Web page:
View from the archivist: The railway runs on historical information

Archivist Vicky Stretch introduces the wealth of historical information available to help run the railway – and how we look after it.

Today’s railway relies on big data, live feeds, 3D modelling, online tools, instant access and GPS.

The railway produces a vast amount of digital information – all in zeros and ones, stored on cloud-based servers and transmitted down high-speed internet cable to handheld devices.

It has always produced vast quantities of information. In the past, this was recorded on handmade paper and parchment with wax seals, and these documents still have an important part to play in today’s 21st-century railway.

Archivist Vicky Stretch stands in front of huge original railway station drawings at the Network Rail archive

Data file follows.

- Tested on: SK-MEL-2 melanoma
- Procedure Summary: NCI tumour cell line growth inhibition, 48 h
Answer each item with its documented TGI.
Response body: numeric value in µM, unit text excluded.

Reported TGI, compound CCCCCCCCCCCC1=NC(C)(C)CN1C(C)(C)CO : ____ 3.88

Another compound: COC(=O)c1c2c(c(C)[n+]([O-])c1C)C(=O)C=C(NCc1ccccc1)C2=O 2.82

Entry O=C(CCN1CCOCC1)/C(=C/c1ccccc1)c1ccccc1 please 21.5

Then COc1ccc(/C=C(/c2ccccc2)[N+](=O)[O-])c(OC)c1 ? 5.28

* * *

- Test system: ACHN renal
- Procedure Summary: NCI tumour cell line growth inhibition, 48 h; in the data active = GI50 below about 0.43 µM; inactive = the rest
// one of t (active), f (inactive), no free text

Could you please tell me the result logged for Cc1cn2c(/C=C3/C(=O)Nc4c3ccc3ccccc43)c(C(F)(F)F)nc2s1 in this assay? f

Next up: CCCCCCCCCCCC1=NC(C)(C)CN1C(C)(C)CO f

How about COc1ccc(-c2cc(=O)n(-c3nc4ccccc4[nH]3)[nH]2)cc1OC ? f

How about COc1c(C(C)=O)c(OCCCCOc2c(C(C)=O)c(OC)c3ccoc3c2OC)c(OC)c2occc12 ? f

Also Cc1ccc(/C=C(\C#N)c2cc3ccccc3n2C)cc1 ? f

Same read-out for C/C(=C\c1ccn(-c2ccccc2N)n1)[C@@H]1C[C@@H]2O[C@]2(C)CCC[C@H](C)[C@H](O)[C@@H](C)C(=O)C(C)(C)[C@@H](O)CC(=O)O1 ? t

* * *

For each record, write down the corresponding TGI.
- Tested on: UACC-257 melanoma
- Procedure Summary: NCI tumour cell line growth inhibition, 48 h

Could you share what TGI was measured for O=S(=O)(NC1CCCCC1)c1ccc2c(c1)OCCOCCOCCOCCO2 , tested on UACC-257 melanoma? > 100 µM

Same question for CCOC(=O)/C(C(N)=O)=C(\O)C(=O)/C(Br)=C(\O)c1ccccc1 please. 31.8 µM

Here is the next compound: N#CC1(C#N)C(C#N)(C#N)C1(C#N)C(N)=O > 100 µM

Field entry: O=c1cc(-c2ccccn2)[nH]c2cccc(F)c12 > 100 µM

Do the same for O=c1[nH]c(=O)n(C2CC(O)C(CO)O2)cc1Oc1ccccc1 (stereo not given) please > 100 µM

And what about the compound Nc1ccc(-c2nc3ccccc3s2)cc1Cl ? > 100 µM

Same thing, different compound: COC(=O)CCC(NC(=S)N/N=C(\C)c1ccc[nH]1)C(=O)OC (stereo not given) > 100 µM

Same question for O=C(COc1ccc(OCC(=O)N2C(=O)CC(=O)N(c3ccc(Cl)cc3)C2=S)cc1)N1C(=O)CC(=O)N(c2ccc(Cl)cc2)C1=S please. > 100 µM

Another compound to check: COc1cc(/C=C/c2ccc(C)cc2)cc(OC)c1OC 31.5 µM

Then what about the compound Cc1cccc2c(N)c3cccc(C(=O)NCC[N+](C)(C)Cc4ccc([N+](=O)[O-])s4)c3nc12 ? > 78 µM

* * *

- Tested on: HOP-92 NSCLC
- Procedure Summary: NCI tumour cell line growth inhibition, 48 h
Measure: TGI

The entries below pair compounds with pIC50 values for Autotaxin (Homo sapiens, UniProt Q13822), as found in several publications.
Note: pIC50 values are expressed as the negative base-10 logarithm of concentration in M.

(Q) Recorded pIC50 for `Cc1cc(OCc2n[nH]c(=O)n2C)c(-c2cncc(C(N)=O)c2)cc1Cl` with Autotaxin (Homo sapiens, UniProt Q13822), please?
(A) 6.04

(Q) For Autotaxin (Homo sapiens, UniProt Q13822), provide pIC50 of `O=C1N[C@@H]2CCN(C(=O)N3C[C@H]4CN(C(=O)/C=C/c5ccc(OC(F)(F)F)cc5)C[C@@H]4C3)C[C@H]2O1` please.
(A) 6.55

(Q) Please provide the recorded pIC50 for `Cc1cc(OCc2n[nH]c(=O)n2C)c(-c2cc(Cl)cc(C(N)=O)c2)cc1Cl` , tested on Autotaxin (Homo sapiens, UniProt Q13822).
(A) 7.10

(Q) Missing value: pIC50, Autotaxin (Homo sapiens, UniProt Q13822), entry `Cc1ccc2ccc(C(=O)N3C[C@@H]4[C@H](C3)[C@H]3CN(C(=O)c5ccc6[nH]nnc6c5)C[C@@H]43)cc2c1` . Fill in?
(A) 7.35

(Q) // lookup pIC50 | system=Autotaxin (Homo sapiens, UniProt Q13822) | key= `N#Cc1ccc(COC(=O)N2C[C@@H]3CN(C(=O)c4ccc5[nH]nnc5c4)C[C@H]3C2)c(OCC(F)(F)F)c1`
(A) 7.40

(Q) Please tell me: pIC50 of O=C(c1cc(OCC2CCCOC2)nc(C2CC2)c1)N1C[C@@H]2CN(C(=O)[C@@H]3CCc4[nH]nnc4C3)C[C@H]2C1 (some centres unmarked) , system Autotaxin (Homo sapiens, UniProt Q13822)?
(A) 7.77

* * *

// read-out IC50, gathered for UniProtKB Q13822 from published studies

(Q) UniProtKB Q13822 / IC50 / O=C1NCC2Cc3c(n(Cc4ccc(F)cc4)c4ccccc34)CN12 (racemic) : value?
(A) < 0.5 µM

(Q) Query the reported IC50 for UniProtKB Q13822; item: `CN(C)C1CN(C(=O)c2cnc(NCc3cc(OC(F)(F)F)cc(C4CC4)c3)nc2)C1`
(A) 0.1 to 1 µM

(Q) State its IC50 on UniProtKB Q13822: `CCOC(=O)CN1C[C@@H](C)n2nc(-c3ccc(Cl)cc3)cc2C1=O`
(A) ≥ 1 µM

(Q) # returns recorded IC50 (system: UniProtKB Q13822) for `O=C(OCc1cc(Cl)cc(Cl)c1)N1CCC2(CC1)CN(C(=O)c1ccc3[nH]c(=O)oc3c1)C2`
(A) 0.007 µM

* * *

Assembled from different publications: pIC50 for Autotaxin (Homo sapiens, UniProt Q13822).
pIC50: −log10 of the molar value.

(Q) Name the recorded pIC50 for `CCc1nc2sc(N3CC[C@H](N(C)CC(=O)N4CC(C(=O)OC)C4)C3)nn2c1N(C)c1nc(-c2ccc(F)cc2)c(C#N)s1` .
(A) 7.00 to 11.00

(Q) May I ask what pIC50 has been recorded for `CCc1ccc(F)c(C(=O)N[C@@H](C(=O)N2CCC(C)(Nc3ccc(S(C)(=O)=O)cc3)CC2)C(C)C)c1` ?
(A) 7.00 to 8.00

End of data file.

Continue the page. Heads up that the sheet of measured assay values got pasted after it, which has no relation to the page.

Archivist Vicky Stretch (photo courtesy of Railway Heritage Trust)

Records management for the digital age

The home of this railway record is Network Rail’s National Records Centre, where records are kept safe and secure until needed. Although it is a state of the art archive repository on the outskirts of York, it is not a museum to the railway’s hardcopy information age.

Here we manage the handover and handback of millions of digital records relating to the railway infrastructure every year. We support colleagues using digital content management systems for the management of corporate records. We are the repository of data sets that power new signalling systems and we issue secure access codes for ERTMS.

We can also take our papers and parchments and digitally scan them – turning them into ones and zeros for instant access to information and collaboration between colleagues.


The National Records Centre opened in 2008 and is the amalgamation of 11 regional record centres that grew up through the original railway companies, through the British Rail regions and the Railtrack Zones.